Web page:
When I first invested in Facebook more than a decade ago, the business’s extraordinary potential was clear to me even though the full impact of social media had only begun to be realised. I was fortunate to be among the first to invest in some of the world’s most prominent start-ups, including Uber, Spotify, Airbnb, and Didi that continue to disrupt markets.
Now I believe we are on the cusp of a new cycle as Covid-19 leads to the rapid adoption of a wave of transformative technologies.
Covid-19 has undoubtedly accelerated many of the trends we were seeing at companies we have invested in, in the technology sector and across the wider economy. I have spent many years meeting the brightest technology entrepreneurs around the world, who continually inspire me both with their vision and the enthusiasm to turn dreams to reality.
Through Man Capital and our venture capital firm in California, 1984 Ventures, we have the opportunity to support some of the most highly promising, early-stage ventures that have gone on to transform society across multiple verticals.
These relationships give us a unique perspective of the new technologies that will have the biggest impact on the way we live, work and do business.
As an investor, it is clear to me that Covid-19 has changed the world permanently and created new opportunities. The door has been opened to innovation, from digital communications to biotech where there is untapped potential. Most strikingly, the past year has fundamentally altered the way people work – and live – with technology enabling office workers to operate seamlessly and efficiently from home and creating new ways to collaborate even once we have returned to offices.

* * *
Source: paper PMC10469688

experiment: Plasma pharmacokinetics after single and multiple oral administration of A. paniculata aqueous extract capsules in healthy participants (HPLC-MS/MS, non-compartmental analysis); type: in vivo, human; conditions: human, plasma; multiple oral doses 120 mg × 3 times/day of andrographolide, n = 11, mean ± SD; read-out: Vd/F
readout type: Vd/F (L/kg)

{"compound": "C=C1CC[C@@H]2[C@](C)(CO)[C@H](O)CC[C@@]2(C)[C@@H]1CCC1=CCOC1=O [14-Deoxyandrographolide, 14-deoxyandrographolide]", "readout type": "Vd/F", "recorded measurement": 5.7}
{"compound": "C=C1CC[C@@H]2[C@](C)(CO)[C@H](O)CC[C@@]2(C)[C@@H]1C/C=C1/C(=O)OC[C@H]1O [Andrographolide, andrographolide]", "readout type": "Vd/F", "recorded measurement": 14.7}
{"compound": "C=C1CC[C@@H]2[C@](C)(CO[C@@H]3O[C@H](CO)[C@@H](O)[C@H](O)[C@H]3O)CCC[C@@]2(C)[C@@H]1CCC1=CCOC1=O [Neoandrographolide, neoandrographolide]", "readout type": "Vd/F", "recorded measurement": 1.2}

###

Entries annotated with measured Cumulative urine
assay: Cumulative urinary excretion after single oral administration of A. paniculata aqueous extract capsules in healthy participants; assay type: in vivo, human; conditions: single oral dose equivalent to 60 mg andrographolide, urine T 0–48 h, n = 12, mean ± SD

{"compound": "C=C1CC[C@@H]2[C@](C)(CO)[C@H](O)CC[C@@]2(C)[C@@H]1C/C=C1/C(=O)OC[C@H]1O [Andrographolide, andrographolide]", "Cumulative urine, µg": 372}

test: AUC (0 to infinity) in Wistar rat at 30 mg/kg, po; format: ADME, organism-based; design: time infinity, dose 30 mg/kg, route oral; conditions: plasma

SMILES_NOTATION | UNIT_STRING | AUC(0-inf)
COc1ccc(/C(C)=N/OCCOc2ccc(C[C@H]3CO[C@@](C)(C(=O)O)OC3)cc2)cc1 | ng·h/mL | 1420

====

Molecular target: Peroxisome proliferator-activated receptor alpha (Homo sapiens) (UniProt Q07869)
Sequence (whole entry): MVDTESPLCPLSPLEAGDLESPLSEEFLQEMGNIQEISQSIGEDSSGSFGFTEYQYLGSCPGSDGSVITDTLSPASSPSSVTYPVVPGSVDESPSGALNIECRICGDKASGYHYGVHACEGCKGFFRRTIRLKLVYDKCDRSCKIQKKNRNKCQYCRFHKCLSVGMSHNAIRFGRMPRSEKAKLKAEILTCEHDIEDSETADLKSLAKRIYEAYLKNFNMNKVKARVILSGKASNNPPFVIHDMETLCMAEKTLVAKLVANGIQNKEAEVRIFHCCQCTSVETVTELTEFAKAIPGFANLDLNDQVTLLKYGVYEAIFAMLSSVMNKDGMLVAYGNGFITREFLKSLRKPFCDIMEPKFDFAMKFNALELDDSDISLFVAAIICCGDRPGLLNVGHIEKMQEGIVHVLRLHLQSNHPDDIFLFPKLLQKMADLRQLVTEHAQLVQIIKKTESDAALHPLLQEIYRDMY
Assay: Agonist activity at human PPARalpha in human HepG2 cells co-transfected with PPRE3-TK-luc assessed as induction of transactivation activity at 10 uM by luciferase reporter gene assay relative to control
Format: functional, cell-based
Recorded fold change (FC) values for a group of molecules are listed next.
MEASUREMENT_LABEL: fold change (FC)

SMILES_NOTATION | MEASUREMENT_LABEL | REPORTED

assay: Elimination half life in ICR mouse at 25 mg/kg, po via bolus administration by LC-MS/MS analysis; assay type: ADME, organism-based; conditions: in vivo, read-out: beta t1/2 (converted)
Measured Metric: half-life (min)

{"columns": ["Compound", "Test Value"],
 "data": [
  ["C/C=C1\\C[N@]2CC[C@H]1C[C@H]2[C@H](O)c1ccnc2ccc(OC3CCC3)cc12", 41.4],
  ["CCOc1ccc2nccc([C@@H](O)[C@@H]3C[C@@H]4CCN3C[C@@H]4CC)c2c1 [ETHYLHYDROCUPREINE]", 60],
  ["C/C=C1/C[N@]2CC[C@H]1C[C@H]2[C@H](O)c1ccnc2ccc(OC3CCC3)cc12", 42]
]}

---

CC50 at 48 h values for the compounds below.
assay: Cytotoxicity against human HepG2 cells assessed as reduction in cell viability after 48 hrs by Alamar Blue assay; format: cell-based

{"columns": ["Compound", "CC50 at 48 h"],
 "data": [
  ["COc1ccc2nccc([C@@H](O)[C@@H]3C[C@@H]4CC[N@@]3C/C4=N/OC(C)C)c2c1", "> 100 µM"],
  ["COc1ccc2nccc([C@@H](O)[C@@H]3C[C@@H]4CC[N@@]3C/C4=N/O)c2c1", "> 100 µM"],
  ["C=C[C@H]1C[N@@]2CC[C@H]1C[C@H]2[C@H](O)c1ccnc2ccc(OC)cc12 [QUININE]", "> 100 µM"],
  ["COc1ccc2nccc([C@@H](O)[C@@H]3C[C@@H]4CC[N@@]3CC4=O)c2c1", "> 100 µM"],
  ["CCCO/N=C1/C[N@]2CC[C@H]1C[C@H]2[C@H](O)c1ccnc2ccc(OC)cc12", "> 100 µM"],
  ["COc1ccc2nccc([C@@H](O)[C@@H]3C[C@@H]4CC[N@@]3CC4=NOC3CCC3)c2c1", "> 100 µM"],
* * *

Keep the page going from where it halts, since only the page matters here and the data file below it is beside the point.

There has been much opining on the winners and losers from the pandemic, though in the case of technology we will all benefit from the solutions innovation provides. Regardless of the fate of the physical office, for example, no one can doubt the vital role telecommunications will play in powering the future, alongside other technologies.
I see five key areas that will grow exponentially. Today the youngest generation is digitally native, making remote learning possible and in some cases, even more desirable than in-person tuition. Many students have returned to classrooms, but technology has created possibilities for hybrid learning.
Ultimately this will lead to better educational outcomes and greater accessibility to services for under-privileged children, something that could have lasting social and economic benefits. Inspired Education Group is one such innovative project, the world’s first fully online independent school, which I am proud to support.
Perhaps the most striking example of pandemic-induced growth is e-commerce. The retail sector has undoubtedly reached a long-anticipated tipping point in the transformation of the high street. This year we have seen online spending dramatically exceed projections to reach 70 per cent year-on-year growth.
Indeed, a measure of how the crisis has accelerated a long-term trend is that e-commerce has grown as quickly this year as in the previous 10 years combined – from 2010-2019, e-commerce penetration in the US grew from 7 to 14 per cent, and then in 2020 it grew from 14 to 21 per cent.
The third area I am bullish about is supply chain management technology. Panic buying at the start of lockdowns and a reliance on home delivery exposed flaws in just-in-time supply chains and logistics, yet I am confident that technology will continue to add efficiencies and enable more dynamic procurement.
The real estate sector is also primed for disruption, and the impact of Covid-19 will be deep and lasting, not only to property values. So-called ‘proptech’ showed its worth when real estate became physically inaccessible. Longer term, technology promises to reduce transaction costs and increase market transparency.
Similarly, the pandemic has served as a reminder that technology can continue to be transformative to the way that health services are delivered. While out of necessity there was an immediate demand for digital healthcare solutions in lockdown, we have seen the benefits of remote medicine and now welcome it into our homes.
This is both a challenging and exciting moment. The challenge for investors is determining which trends are short-term and which will survive the vaccine rollouts. From high tech solutions in healthcare to the humble online course, the benefits of technological innovation have shown us a means to build a better future.
Technology has been stress-tested like never before, and has demonstrated its ability to foster new business models and sustain entire communities. I believe that we will look back on this period as the catalyst for another great wave of growth and innovation.